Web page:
Politico reports that enrollment in the for-profit schools shot up from 4.6% of all undergrads in 2000 to 10.3% in 2012. This was the consequence of a Bush Administration policy that created so-called “safe harbors,” allowing colleges to award recruiter salaries based on enrollment numbers. This both circumvented existing legislation and incentivized the recruitment of students to for-profit schools whether they were qualified or not, whether they stood to gain from the experience or not, whether they could afford it or not.

What followed was rampant proliferation of colleges operating on false pretenses, producing subpar courses, meaningless degrees and underemployed graduates. As the collective amount of student loan debt skyrocketed past the $1 trillion mark, the scrutiny came down hard.

The Obama White House descended as a referee on the for-profit free-for-all, blowing the whistle and handing out well-deserved penalties. It even began implementing its own rules, the most consequential of them being 2015's“gainful employment” rule. This dictates that any school whose average graduate makes annual loan payments in excess of 20% of discretionary income or 8% of total earnings is failing to produce gainful employment. The punishment for this failure is a disqualification from receiving federal loans.

Ultimately, the policy closed the floodgates of taxpayer money flowing through the for-profit pool. The biggest sharks in the tank were hit the hardest. And for those that wished to survive, the message was clear. Get better results.

What followed was the shuttering of Corinthian Colleges last spring, the contraction of stalwarts like DeVry Education Group, Career Education Corp. and Education Management Corp. in late 2015, and of course, the demise of ITT Tech just as most of us were getting ready to go back to school this year.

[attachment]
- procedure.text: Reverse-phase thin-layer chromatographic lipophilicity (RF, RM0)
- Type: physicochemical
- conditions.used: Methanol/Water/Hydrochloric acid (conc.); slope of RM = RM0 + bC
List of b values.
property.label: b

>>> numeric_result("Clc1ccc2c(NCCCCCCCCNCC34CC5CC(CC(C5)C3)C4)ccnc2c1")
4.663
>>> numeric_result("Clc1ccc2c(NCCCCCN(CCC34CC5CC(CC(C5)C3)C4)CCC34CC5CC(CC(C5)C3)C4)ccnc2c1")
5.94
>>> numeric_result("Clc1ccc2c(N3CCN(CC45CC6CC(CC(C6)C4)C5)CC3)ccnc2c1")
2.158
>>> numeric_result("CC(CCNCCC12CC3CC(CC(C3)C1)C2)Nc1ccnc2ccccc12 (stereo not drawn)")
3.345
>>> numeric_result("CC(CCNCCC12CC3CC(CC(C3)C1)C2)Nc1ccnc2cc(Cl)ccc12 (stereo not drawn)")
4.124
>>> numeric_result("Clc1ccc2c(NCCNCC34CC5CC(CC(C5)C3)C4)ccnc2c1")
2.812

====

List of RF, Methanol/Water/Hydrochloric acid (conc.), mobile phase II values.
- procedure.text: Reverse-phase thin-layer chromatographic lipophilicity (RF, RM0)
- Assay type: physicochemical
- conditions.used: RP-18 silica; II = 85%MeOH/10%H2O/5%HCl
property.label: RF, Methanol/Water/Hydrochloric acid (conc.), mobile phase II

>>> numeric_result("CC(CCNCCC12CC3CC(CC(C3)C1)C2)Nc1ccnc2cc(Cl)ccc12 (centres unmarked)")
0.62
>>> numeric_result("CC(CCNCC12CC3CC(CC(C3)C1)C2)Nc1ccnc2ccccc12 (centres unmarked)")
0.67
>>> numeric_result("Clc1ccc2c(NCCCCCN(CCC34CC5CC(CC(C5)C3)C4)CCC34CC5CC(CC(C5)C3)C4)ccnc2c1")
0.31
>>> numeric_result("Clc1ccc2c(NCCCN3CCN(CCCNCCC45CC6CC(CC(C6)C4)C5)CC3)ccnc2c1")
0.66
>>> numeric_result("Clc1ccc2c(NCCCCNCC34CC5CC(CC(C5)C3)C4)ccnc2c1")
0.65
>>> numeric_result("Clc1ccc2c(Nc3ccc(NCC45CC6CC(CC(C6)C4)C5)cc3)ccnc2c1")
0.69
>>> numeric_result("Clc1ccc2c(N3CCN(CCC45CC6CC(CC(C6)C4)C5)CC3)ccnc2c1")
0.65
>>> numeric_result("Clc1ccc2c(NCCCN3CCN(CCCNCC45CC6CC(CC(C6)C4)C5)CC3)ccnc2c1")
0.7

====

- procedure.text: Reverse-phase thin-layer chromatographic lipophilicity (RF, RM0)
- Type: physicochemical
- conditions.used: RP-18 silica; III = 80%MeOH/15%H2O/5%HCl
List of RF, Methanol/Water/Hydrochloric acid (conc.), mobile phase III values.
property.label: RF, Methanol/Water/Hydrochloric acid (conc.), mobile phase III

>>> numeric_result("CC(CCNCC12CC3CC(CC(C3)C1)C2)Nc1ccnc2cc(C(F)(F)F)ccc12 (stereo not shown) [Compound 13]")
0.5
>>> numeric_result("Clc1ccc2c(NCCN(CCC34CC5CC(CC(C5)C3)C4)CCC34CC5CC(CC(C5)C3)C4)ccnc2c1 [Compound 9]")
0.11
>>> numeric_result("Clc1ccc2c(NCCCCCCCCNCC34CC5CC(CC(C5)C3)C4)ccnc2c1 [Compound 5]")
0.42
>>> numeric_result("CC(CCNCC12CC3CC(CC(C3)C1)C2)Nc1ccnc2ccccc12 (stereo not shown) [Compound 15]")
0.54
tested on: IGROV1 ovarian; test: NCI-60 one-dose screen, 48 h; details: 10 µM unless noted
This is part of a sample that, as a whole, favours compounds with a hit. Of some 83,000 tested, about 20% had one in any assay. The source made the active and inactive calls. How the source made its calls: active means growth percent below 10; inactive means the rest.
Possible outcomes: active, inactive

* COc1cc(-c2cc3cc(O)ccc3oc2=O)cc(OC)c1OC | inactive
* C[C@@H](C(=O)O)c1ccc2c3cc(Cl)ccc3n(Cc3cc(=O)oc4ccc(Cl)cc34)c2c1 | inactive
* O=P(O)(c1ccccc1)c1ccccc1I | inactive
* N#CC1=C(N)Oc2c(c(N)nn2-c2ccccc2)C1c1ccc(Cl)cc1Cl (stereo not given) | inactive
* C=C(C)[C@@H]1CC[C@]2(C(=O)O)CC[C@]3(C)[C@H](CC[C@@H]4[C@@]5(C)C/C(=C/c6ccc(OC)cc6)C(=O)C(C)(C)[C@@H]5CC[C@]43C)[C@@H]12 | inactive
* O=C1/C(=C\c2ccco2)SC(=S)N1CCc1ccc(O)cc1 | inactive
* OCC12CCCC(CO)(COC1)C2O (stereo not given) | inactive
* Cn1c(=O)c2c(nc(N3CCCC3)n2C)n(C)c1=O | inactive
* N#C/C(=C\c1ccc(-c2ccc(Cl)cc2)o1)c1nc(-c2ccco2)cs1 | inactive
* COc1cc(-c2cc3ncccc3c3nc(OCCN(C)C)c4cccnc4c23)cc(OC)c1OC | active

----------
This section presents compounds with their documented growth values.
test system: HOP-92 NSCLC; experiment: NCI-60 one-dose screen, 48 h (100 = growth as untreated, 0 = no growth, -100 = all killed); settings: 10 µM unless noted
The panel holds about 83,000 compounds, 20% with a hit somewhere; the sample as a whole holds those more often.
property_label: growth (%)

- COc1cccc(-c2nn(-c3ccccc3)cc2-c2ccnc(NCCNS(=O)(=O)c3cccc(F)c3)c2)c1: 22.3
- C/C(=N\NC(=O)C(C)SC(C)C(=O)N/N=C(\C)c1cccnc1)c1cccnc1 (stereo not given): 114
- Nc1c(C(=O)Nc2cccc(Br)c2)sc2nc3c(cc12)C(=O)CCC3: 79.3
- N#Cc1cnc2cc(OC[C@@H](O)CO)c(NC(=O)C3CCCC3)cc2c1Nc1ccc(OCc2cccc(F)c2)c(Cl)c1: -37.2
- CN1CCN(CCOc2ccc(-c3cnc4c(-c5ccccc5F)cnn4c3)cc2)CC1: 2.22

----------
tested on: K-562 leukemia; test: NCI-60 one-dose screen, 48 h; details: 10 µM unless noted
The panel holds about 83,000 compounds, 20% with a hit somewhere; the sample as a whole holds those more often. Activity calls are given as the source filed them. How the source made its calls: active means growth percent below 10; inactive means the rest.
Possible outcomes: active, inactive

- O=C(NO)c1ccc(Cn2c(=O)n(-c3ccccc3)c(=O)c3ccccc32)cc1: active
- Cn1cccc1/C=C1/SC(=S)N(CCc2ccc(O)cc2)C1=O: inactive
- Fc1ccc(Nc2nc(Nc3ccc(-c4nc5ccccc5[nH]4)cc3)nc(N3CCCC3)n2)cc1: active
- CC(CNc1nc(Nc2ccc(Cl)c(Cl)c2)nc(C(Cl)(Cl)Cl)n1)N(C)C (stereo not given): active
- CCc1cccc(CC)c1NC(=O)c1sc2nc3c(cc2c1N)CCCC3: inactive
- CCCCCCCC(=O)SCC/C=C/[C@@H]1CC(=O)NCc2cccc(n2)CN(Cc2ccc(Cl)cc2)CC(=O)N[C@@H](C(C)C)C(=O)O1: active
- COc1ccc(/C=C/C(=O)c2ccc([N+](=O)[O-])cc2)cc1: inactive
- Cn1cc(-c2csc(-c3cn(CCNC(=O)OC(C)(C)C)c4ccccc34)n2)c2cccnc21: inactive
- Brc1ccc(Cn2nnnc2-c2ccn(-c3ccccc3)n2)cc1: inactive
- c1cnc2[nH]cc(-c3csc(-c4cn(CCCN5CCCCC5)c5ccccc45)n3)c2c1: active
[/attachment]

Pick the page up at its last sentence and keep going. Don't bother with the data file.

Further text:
And now, there is the question of those who were pushed out into the cold…educationally that is. As the for-profit industry has often argued in defense of its high dropout and loan default rates, many of its students inherently fall into high-risk groups. The convenience, flexibility, and accessibility of for-profit schools makes them attractive to working adults seeking to improve their qualifications, servicemen and women returning from overseas duty, and students who for various reasons may lack a broad array of educational alternatives.

This means that any number of students now-deposed from their respective paths of education are without a landing spot, a plan, or a path forward. For many, ITT was the plan.

The Fallout

They say if you want to make an omelette, you have to break a few eggs. Well, the federal government is working on cleaning up the whole educational frittata right now, which means that eggs are getting smashed left and right.

By many metrics, the for-profit industry failed to keep the twin promises of quality education and meaningful employment opportunities for its students.

One such egg, Joshua Battistin, was six months away from earning his certification to be a registered nurse when ITT literally just padlocked the doors to his Tampa campus. And that's how it was. With little warning and even less explanation, ITT sent an email to its students letting them know they were calling it a day. Nice knowing you. Best of luck.

That's a pretty rough way to find out you've wasted the last several years of your life.

Now, Battistin and thousands of others just like him are in educational purgatory, left to navigate without guidance. And what are their options?

Obviously, for those approaching completion of their respective programs, transferring credits to a new school would be ideal.

The easiest way to transfer for-profit credits is to apply to another for-profit school. But take note. The federal investigation that toppled ITT is underway on for-profit campuses across the U.S. right now. Students who wish not to find themselves in a similar predicament a year or two down the line should, at the very least, conduct due diligence on business practices, student outcomes, and legal entanglements before joining another for-profit community.

Former ITT students who view this as an opportunity to take the next step should ready themselves for a harsh reality. Transferring credits from a for-profit college recently destroyed by its own malfeasance is not easy.